Preventing future flooding at Valley Green Park is a priority for city officials, but it also comes with a hefty price tag.
The Jordan City Council was informed Monday night that adding Valley Green Park to the city’s proposed flood control improvements would nearly double the estimated costs. Incorporating a Valley Green levee and ditch bypass would add $4.9 million to the proposed $6.56 million project that would improve levees in other low-lying areas of town, according to the city’s engineer, Mike Waltman of Bolton & Menk.
The estimated costs were outlined in an updated flood control feasibility study presented to the council. The council was given a draft report in December, but the updated study includes ways to mitigate flooding in Valley Green Park.
Instead of detailing bridge improvements and diversion efforts, which engineers found to be relatively ineffective and cost-prohibitive, the report outlines four segments of levee improvement and construction projects that mitigate runoff flooding, as opposed to the May flooding in Valley Green Park caused by an ice jam.
Runoff flooding is caused by an intense rate of flow, while ice jam-related flooding is much less predictable and characterized by a sudden increase in water volume, Waltman said. In addition to being the focus of the study, runoff flooding also dictates floodplain limits and flood insurance rates.
“I think what’s on everyone’s mind right now is the flood event we just had in March, whereas a lot of the other stuff I’m talking about is really related to runoff flooding which is not really the same,” Waltman said.
The report outlines remedies for four segments in need of flood control.
In the first segment, between Varner Street and Highway 282, engineers recommended building a 100-foot steel flood wall six feet above the ground and three feet above the water level. The improvements would make the existing levee meet Federal Emergency Management Agency’s certification, which would remove nearby property owners’ requirement to purchase flood insurance. Improvements to this segment would require some partial and complete land acquisition.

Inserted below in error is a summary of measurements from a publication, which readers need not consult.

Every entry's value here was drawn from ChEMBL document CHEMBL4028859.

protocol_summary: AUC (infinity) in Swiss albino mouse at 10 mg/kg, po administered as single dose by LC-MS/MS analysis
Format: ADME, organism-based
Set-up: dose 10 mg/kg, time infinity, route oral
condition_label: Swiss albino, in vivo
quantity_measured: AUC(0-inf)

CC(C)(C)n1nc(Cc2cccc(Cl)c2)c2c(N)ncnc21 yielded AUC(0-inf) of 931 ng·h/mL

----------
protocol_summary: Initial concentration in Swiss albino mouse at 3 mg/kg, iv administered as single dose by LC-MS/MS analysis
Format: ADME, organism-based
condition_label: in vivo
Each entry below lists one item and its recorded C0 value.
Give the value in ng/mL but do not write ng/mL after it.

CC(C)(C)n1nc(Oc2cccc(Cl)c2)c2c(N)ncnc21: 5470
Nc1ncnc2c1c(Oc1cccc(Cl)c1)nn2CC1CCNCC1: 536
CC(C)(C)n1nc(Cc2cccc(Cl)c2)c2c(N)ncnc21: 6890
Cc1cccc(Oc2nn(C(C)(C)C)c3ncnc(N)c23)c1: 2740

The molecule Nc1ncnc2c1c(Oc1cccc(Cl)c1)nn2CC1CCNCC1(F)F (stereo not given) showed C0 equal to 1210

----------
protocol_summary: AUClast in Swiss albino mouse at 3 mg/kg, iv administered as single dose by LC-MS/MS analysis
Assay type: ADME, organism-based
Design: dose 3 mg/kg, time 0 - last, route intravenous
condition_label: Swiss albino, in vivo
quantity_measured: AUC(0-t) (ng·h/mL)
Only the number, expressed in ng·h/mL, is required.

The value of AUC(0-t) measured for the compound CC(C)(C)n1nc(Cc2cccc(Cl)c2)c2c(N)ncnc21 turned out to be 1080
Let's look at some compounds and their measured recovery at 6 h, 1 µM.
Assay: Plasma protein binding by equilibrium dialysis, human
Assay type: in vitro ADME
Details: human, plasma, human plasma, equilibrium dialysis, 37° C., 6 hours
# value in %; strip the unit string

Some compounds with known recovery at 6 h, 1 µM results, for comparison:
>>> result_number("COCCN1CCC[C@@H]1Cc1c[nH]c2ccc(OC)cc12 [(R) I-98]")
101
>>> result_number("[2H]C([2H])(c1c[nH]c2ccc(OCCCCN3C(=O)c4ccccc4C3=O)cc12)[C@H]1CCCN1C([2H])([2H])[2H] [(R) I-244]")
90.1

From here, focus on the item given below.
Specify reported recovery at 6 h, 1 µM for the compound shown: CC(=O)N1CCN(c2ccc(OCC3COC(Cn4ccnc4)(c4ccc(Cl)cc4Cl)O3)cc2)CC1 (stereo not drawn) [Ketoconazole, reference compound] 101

Councilman Jeremy Goebel was concerned that the benefits of a certified levee would would not be worth the loss of usable land for many residents.
“The way you described phase one, those homes there, they’re going to hate this,” Goebel said. “You’re effectively taking their entire backyard and building a hill and a giant sheet metal wall.”
The second segment, between Highways 282 and 169, would add a smaller steel wall that would only rise three feet from the ground, due to the fact that an earthen levee already exists in the area. Improvements to this segment would require some partial land acquisition.
The third segment, between Highway 169 and Syndicate Street, would require no land acquisition. Engineers suggest expanding the existing levee and constructing a stormwater pond in the area. Waltman said the stormwater pond would address internal runoff water, largely attributed to rainfall, from within the city.
“Rather than build an enormous pump that pumps storm water out, they would build a pond to temporarily store that water,” Waltman said. “That enables us to have much smaller pumps, which are the biggest piece of the cost equation.”
Waltman said the large stormwater pond would be dry 99 percent of the time and could be used for other things.